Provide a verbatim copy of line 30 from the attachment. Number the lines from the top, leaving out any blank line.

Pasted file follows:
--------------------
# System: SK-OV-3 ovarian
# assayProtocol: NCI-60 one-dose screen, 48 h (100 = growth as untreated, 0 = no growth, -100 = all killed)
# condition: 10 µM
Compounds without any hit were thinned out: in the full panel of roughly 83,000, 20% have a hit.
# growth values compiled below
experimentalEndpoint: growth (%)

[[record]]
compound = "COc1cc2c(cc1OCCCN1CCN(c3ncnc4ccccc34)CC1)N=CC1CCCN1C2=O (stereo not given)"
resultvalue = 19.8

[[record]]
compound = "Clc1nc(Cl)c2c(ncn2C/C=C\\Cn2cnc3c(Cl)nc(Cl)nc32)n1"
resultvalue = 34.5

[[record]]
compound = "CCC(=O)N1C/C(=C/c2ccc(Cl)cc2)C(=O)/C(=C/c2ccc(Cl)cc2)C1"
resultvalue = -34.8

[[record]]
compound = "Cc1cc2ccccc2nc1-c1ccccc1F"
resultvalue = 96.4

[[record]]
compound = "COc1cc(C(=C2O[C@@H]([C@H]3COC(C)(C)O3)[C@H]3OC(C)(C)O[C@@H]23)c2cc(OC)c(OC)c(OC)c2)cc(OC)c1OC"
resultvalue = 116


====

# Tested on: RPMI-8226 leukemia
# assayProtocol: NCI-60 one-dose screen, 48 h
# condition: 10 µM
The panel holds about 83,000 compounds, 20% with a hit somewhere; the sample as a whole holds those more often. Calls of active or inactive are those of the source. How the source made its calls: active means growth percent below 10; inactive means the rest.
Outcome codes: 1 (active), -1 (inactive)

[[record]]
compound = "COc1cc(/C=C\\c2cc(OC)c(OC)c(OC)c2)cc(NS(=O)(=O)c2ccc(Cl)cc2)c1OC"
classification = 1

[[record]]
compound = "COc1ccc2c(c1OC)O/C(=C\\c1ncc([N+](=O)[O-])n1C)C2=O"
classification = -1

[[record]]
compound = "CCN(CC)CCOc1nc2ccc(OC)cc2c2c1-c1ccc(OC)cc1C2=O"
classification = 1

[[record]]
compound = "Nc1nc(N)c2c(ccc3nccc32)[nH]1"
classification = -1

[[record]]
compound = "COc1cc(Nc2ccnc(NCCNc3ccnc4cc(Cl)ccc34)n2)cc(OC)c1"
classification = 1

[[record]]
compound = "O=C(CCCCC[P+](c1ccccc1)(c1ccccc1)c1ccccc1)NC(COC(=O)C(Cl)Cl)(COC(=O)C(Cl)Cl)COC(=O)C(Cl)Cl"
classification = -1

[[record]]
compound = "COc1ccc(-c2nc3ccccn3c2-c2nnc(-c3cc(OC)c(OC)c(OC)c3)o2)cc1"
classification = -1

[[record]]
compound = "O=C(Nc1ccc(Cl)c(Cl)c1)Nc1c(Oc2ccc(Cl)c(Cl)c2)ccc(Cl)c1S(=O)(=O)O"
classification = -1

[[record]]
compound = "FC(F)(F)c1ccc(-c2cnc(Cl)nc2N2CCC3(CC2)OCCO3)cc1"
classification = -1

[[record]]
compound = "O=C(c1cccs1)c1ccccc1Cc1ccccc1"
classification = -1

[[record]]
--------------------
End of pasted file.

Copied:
classification = 1